From the Statehouse

By Staff
Steve Flowers
Columnist
When Bob Riley took office in January of 2003 he had just survived one of the most bruising gubernatorial elections in history.
His razor thin margin of victory over Don Siegelman hardly gave him a mandate for major accomplishment in state government. He and Siegelman had so pulverized each other in campaign ads that most voters wondered why both were not in jail. Ironically a cloud was brewing over Siegelman and he indeed would be heading for jail.
As businessman Bob Riley took the reigns of state government, his only political experience had been his previous six years of service in congress.
He had no experience in state government and both branches of the legislature were overwhelmingly Democratic. Although partisan acrimony was not as pronounced as it was in Washington, partisanship had arrived in Montgomery and neither the Democratic legislature nor the powers that controlled the legislature wanted a Republican governor to succeed.
For reasons that nobody can figure out Riley immediately set out to commit political suicide. Both the General Fund and Education Fund were in the red and facing a crisis.
Even though the general public did not believe this perennial cry of wolf, Riley saw the figures and bought into the crisis mentality. However, Riley, who was a Reagan small government fiscal conservative, went in the opposite direction than his idol Reagan would have gone. Instead of asking for massive cuts in government spending Riley offered the biggest tax increase in state history, $1.2 billion to be exact.
The most unbelievable approach was that the plan Riley offered and enacted by an eager Democratic legislature placed the entire tax burden on Republicans.
The most onerous part of the tax burden was directed at the special interests who had backed Riley the most in his race for governor. It was as though he took a rifle and aimed the tax at his supporters starting with those who had most loyally backed him.
It was a blunder of monumental proportions. Voters defeated his proposal by a 3 to 1 margin.
At the end of Riley’s first year in office he appeared to be a lame duck. Most pundits wrote his chances for reelection off as slim to none. Siegelman, who had never stopped running, was exuberant. Fellow Republicans were also eyeing the 2006 governor’s race to succeed Riley.
The governor’s office had been a musical chair since 1994. No incumbent governor had won reelection in the last three races and this one seemed to be on course to follow that trend.
The most logical aspirant to take out Riley was Lt. Gov. Lucy Baxley who had served two successful terms as state treasurer and had been elected the first female lieutenant governor in state history.
She received the most votes of any statewide candidate in her 2002 race for the state’s second highest office and had great name identification. She was simply known as “Lucy.”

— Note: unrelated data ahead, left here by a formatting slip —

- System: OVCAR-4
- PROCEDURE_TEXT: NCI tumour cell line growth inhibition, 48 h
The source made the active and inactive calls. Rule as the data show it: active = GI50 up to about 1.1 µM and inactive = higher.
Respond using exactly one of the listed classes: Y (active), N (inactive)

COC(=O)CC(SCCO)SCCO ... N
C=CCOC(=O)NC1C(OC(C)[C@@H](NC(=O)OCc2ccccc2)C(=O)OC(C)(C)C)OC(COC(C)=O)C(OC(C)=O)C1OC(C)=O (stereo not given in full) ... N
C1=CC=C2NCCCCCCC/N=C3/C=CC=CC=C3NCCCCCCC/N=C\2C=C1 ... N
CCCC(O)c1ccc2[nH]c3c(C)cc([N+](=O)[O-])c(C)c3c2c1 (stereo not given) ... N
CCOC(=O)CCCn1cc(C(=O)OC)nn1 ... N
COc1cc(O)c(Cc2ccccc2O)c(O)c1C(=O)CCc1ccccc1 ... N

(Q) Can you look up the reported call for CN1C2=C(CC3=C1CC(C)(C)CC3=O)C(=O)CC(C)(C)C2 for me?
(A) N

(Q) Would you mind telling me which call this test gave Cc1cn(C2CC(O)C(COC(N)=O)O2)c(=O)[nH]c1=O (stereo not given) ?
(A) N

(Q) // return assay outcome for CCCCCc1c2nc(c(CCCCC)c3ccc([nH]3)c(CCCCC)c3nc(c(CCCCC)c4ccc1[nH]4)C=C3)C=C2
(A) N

Lucy sat back and quietly watched Riley self-destruct. She took no position on the tax debacle or anything else. She did not have to because there is no power in the lt. governor’s office.
Riley, to his credit, took his setback in stride with great resilience. He quickly recovered and his next three years were very Republican. He espoused less government and lower taxes. He cut ribbons and smiled and handled crisis like hurricanes with aplomb and confidence.
Riley looked gubernatorial. In fact, his handling of Hurricane Katrina in August of 2005 marked a turning point in his political recovery. At that point, his positives shot up dramatically and continued to skyrocket.
Ironically, Lucy had to make a decision to run at this same time. The polling numbers she saw in July of 2005 revealed that she could beat Riley. She pulled the trigger around the same time as Hurricane Katrina. However, Riley turned the tide about a month later and never looked back. His numbers escalated.
He trounced former Chief Justice Roy Moore 70 percent to 30 percent in the GOP primary.
Lucy defeated Don Siegelman, who was under indictment and was actually convicted during the primary of ethics violations. Lucy’s margin over a hapless Siegelman of 60 percent to 40 percent portended that she was not as strong as once thought.
Once the dust settled after the June primaries, all indications from polling and otherwise showed that Riley would be tough to beat in the fall. The first polls showed him with a double-digit lead over Lucy.
As the summer ended and the fall campaign began in September, Riley’s lead in the polls had grown to 20 points. It went as high as 25 points as late as mid October.
Riley’s insurmountable lead in the polls transpired into an avalanche of campaign fundraising.
He outspent the underdog Lucy Baxley by a 4 to 1 margin.
Riley ran an aggressive, well managed, 21st century campaign spearheaded by some of the best and most expensive political consultants in America.
His positive, happy, confident personality and charisma were captured and reflected in his ads. It resulted in a landslide victory over Democrat Lucy Baxley.
See you next week.
Steve Flowers is Alabama’s leading political columnist. His column appears weekly in 75 Alabama newspapers. Steve served 16 years in the state legislature. He may be reached at www.steveflowers.us.

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